Bullies on the playground

On the playground of life, there are always bullies. Sadly, though adults might be expected outgrow this insecure need to dominate others around them to feel safe, some never do.

Watching this play out at a national level has been something to witness. I am one of the many people who breathed a sigh of relief last Saturday as it became clear that Joe Biden and Kamala Harris had won the electoral vote. This was an indication, both from the popular vote and the electoral vote, that Americans are ready for the adults to resume control of our democracy.

Though clearly the bully-in-chief is not ready to vacate. No, indeed as stated prior to the election, the current occupier of the office had told us he would accept no outcome but victory.

Taken on a walk back in June 2020.

While some are shocked that he refuses to use any modicum of decency and responsible leadership, most of us expected this to happen. Not that we hoped for it, but it is not the shock that some journalists seem to express for this behavior.

Bullies do not concede because they cannot accept any reality that brushes them aside as irrelevant. The ego of a bully is fragile, driven by fear and narcissism. And yet: it has cowed many other Republicans into remaining quiet, or to deferring to being “within his rights” to investigate non-substantiated allegations of fraud.

They are scared. They know what can happen to non-loyalists. And they know that a peaceful transfer of power is likely given our constitution. Our institutions of democracy are not so fragile that we need to spend our energy worrying, tempting though it might be.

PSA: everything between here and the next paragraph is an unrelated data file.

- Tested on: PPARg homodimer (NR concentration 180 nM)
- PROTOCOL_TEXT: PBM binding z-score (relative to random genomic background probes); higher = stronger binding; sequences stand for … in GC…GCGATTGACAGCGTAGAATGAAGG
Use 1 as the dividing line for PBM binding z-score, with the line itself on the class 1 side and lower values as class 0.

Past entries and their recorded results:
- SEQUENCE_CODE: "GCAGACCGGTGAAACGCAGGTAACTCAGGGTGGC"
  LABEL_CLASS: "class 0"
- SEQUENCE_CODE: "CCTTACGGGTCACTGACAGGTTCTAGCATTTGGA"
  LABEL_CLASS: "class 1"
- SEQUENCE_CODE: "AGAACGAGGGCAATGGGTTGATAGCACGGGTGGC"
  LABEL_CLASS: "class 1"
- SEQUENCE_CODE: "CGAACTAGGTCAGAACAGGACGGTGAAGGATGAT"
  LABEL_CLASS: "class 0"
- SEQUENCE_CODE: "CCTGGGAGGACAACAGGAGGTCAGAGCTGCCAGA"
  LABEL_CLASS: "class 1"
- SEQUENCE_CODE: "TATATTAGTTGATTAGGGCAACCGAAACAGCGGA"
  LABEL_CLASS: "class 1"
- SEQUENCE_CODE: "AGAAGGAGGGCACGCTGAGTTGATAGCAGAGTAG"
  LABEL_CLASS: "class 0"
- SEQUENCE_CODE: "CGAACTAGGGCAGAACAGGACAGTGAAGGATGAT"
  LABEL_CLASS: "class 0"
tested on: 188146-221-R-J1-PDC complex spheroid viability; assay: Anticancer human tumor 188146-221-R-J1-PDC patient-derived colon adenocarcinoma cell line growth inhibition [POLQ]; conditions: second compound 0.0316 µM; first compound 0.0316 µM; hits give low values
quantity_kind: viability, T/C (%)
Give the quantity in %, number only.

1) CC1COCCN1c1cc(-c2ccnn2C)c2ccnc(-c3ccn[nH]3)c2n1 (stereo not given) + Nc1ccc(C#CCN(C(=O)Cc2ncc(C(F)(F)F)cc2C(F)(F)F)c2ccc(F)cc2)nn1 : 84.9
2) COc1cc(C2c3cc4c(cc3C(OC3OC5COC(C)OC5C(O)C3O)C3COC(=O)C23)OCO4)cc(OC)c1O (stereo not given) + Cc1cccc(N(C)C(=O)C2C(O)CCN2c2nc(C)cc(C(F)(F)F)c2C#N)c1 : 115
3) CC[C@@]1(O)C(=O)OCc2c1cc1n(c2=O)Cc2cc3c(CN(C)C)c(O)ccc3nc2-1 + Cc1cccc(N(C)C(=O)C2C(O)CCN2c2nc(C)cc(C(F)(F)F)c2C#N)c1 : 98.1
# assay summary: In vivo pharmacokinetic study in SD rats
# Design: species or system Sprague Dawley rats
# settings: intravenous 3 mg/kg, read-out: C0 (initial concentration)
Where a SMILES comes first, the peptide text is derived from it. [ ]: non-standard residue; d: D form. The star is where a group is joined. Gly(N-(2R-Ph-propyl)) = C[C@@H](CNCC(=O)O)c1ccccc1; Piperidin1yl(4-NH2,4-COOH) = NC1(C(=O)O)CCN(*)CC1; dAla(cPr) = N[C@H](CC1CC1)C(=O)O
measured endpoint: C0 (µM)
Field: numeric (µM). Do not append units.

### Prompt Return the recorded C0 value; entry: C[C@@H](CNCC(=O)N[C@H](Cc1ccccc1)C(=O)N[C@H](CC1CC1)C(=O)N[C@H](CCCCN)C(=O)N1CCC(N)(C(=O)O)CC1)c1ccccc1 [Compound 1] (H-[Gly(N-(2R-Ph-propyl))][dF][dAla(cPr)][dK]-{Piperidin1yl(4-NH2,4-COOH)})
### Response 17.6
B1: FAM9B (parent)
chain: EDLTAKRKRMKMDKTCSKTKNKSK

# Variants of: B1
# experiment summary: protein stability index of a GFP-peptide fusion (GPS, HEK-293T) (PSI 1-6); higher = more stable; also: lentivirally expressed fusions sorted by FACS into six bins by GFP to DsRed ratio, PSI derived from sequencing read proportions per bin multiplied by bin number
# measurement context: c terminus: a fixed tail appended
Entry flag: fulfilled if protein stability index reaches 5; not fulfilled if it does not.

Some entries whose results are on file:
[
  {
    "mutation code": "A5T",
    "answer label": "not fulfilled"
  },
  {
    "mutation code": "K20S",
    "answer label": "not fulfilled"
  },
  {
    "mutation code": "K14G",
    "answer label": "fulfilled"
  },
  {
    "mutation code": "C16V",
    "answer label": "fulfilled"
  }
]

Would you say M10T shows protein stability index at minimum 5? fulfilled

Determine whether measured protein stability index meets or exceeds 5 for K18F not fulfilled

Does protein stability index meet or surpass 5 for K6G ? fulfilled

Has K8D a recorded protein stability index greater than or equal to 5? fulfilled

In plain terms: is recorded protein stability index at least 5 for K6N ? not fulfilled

These days I need to carefully manage my news consumption, and limit it to daily doses such as “Consider This” from NPR. Otherwise, I can “go down the rabbit hole” of media. I realize that is unhealthy, and it does not serve me.

As the COVID-19 pandemic continues to rage across the nation, and rural hospitals are especially challenged during this time, I am sad that the obstruction of this transition only hurts Americans. While I am relieved that the adults will resume control of the office in 2 months, I also grieve the losses we will face in the meantime.

Stay safe and sane, friends.

Democracy has not (yet) failed us.

cristy@meximinnesotana.com

You knew I couldn’t resist, right?

I watched the final debate on Thursday night, and I can’t resist a few comments.

You know that would happen, didn’t you? I am a feminista, and a woman who believes in racial justice and equity for all.

I want to encourage you to vote early if you can in Minnesota. This is an option for us, and because we are in a pandemic, extending the ability cast ballots safely is an important consideration.

I want to ask you to consider, no matter what party you are in, please VOTE. You know which way I am voting. I can’t hide it. I vote pro-choice, pro-woman, pro-family.

This 4-button pack is available at the Team Joe website.
I’m partial to the Kamala shirt.
Anything you can do to help would be appreciated, I am sure.

The harasser in chief has called Mexicans rapists and drug dealers (and some of them are good people, he conceded). I’ll let you guess which one I am.

I am a Mexican American woman. Women are shouldering a much higher burden during this pandemic. Latina women are facing unprecedented levels of job loss.

This pandemic is not showing any signs of slowing in this country. In fact, the infection rates are spiking in many states. Our economy needs support, and the President is intent on getting a Supreme Court nominee in place rather than committing to helping the American people.